Melissa has been making me reflect on the power of names, especially habitual names, to silently shape the world we make and live in. As a result, I stalled out on some random web-form at the “occupation” blank.
Educator sounds daft. This month, I’m going with learner-in-residence which is equally daft, but as the double bonus of sounding pretentious enough to fully derail a conversation.
What’s the difference? Since it’s interview season, I’ll look at it through the lens of the obligatory sample lesson. On a teacher interview, you prepare a lesson for a unknown batch of students, covering Subject X for N minutes. So, you know, good luck. Build something that can build some connection between yourself and the students, show that you can coax responses and engagement out of them, demonstrate your content knowledge and lesson planning skills, handle the classroom space, please the admin or faculty observing in the back…
What I’m saying is, this is a bad system.
Like a lot of traditional assessments, we’re observing how individuals perform an elaborate ritual, and hope that it somehow reflects the traits and behaviors we think are central to teaching.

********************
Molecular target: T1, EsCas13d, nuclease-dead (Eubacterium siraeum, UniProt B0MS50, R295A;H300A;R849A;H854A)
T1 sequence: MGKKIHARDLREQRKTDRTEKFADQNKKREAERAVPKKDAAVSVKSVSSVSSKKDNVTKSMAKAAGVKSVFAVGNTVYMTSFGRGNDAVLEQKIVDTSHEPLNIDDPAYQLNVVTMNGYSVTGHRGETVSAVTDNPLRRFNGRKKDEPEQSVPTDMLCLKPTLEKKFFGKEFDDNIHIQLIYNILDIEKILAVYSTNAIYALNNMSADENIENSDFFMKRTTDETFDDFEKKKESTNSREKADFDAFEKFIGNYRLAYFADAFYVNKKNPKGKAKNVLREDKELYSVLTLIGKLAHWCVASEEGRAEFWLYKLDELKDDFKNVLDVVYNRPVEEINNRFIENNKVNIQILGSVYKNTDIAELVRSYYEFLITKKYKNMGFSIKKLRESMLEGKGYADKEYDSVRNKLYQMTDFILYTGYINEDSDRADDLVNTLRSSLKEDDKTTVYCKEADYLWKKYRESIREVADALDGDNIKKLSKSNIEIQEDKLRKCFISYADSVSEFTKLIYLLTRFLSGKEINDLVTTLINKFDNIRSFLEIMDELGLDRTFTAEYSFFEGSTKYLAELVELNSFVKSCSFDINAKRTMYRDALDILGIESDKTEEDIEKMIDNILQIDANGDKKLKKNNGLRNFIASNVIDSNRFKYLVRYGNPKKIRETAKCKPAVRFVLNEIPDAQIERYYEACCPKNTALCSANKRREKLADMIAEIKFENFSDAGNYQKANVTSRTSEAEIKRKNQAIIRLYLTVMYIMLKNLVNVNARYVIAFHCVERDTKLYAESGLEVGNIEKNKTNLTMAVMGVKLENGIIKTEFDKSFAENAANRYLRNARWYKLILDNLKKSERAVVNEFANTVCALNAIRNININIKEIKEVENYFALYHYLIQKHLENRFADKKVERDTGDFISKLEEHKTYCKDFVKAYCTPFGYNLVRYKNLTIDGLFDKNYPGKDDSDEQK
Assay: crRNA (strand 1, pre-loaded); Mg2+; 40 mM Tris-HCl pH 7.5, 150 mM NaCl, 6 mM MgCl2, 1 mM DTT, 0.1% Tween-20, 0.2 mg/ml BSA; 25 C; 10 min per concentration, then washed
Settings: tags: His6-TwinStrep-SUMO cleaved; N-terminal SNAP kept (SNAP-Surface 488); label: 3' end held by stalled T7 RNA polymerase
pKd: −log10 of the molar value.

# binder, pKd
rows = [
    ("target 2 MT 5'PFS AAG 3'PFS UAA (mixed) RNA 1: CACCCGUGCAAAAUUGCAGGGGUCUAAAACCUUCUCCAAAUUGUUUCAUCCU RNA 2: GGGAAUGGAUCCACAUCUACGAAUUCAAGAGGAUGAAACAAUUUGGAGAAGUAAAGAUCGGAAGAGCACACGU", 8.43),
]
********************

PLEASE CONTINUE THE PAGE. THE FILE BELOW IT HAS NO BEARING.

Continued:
Here’s the instructions for a learner-in-residence sample lesson.
“Bring the materials you need to spend a few hours working on one of your current passions or interests. You’ll have a space in the common area, where students and other learns will be working on some of their current interests. Since most stations have AC power, let us know if you need a sink as well.”
Some poor candidates will show up with material that clearly doesn’t interest them; a pile of impressive looking props that they poke around like peas on a dinner plate. Others bring a beloved project, but vanish completely into it and never look up, never connect with the people around them.
Strong candidates will haul in a well lived-in mess, plenty of frayed notebooks and well loved tools. They’ll be able to focus on their tasks, even in this strange space. But when students swing by their table, they’ll share openly, speaking with enthusiasm and clarity about what they’re working on, how they came to love it, and why it keeps them coming back.
Impressive candidates will do all that, and still take time to wander through the other tables, starting up small conversations with a students about their projects, their practice, their learning.
This might not be teaching at all. But at least here the traits being observed are precisely those that would make someone a positive addition to the community.